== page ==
by William Krause
Jack Dianiska has lived in his Henry Road home behind St. Raphael’s for 60 years. He contacted the Observer after the first Digging Dover column about Native American relics found in Dover. He had several incredible stories to tell.
He was excited to read about the stone mortar that was found along Cahoon Creek, uncovered when the former Zipp’s manufacturing site was being cleared for the Cahoon Ledges cluster development. What he was excited about was that he found a stone pestle in the same location at the same time! The pestle and mortar would have been used to grind nuts.
Mr. Dianiska wondered if the man who found the mortar – which I’ve only heard about but haven’t seen – had ever contacted me. He hasn’t. Later, when Mr. Dianiska and I met (with masks of course), I was able to hold the pestle and it had the same finely crafted balanced feel in my hand as the stone celt mentioned in the first article. He also found a grooved stone ax in the dirt pile. Both the pestle and the ax were dated by an expert in stone tools as from the Early Archaic period.
The pestle and ax are made from the same hard, gray stone as the celt from the previous article. Archaeologists surmise that grooved axes and celts were probably companion tools used in the construction of wood framed dwellings. These tools became common 7,000 years ago. In the same pile of dirt Jack found shards of Native American pottery that come from a later period.
Mr. Dianiska has explored Cahoon Creek for artifacts for years; one of his beautiful finds was a white barbed point that the same expert mentioned above said was used for impaling fish. As a lifelong bow hunter Jack’s admiration for the artistry and skills of these Native American craftsmen was palpable.
After graduating from John Marshall High School in West Park, Mr. Dianiska worked for house building brothers Alex and Henry Bruscino. It was Jack’s job to make sure that truckers leaving the brothers’ post-WWII pre-fab house factory in West Park were not pilfering materials. He also worked for them in Bay Village.
According to “Bay Village: A Way of Life,” in 1950 the Bruscino Construction Company came to the aid of the rapidly expanding St. Raphael Parish by building a gymnasium which could be used temporarily as a church and in 1953 breaking ground for the now recently demolished permanent church building. It sounds like the Parish was “land rich and cash poor” and apparently for constructing these buildings at the lowest possible cost for St. Raphael’s, the parish gave or sold their backland east of what would become Donald Drive to the Bruscinos. According to Jack Dianiska, Henry Road was named for Henry Bruscino and the identical pre-fab houses were constructed and sold for $19,000 each.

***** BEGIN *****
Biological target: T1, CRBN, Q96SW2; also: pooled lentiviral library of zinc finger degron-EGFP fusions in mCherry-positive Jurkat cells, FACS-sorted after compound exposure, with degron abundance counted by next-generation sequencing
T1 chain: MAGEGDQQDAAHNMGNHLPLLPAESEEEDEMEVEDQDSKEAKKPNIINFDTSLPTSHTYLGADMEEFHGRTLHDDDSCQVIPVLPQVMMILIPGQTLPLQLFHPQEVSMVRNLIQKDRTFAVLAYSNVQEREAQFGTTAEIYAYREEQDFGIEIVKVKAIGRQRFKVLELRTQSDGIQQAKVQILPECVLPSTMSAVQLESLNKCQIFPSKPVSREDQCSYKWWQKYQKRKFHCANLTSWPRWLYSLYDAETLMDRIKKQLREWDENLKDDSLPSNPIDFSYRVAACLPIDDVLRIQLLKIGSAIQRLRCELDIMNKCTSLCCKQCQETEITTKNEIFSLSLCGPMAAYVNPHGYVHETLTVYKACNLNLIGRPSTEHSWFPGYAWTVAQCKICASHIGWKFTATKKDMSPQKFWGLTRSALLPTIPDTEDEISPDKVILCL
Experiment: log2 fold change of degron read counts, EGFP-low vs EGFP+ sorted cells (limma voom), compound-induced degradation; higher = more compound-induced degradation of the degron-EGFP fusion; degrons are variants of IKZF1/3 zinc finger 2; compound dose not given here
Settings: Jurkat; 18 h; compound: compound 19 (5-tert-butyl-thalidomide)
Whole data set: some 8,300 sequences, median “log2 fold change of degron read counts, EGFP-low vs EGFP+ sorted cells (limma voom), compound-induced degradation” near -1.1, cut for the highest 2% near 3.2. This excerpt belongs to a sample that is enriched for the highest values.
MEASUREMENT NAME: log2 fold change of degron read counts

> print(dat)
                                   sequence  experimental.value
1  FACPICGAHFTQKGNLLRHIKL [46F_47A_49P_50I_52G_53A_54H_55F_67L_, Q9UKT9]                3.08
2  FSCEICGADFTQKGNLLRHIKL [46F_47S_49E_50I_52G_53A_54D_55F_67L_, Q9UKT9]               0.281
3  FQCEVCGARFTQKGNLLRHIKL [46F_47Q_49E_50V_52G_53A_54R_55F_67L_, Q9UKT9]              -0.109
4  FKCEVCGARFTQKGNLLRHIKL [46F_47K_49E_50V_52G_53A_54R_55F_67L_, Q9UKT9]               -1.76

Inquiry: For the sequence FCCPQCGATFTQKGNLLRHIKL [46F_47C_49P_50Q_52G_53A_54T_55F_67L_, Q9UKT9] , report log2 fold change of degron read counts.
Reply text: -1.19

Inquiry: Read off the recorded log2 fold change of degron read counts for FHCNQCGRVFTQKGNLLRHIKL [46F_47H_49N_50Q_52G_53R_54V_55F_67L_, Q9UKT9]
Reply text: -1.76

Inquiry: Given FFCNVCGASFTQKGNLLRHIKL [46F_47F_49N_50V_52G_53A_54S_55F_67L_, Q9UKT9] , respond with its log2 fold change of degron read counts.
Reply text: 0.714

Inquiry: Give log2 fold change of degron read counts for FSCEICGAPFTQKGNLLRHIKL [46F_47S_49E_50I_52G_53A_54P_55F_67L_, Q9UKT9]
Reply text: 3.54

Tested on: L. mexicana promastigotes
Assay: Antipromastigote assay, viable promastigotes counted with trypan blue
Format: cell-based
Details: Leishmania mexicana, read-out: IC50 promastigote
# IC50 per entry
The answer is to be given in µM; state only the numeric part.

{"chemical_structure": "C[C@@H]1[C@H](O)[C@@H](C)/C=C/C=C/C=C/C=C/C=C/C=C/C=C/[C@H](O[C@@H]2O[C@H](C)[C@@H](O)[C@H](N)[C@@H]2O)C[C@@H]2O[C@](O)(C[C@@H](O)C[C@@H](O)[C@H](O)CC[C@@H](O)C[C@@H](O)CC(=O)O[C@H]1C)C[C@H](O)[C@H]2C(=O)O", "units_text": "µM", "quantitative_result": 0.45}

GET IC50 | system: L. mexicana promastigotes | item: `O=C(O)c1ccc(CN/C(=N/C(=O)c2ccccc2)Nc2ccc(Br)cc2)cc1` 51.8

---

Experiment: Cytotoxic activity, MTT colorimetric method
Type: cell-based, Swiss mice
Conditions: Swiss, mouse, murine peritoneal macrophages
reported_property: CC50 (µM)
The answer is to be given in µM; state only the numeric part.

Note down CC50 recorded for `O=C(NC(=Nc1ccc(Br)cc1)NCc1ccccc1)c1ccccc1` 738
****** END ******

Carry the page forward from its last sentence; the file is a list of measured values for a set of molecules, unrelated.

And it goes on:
This is where the other incredible artifact find that Mr. Dianiska made comes in. In 1960, after a seven-year stint in the military, he purchased one of those Bruscino-made homes on Henry Road from the original purchasers. Shortly after moving in, remembering that after the basements were dug and constructed the dirt spoils would be pushed back against the foundations, he decided to do some digging in his front bushes.
What he found was a handsome Native American stone point and a heavily encrusted copper coin, within one foot of each other. After cleaning off the coin as best as he could he saw that the coin had three fleur-de-lis and the words “Liard de Fran__” on one side and the profile of a head on the other. He took it to a coin dealer who could not find an exact match but said it looked similar to French coins of the 1500s and the 1600s. Jack conjectured that the arrowhead and coin were probably once together in a small pouch which had fallen to the ground and disintegrated. This ignites the imagination.
Wischmeyer Creek bisects Henry Road just a couple hundred feet east of Mr. Dianiska’s front door. One possible scenario is that a Native American encamped near Wischmeyer Creek lost a couple treasured possessions, to be found 450 years later as treasure for another man.
The French were the first Europeans to explore Ohio. They were the first to trade with Native Americans for furs. The “Jesuit Relations” published by French Jesuits in what is today Canada are the first to mention the Erie Indians which gave their name to Lake Erie. They were missionaries to the Huron Indians in Canada. Eight of them were martyred by the Iroquois in the 1600s and canonized in 1930. St. Raphael Church had a side altar dedicated to these martyrs for many years. It is fitting that of all the places in Dover that a French coin from this period would be found it would be on land once owned by St. Raphael Catholic parish.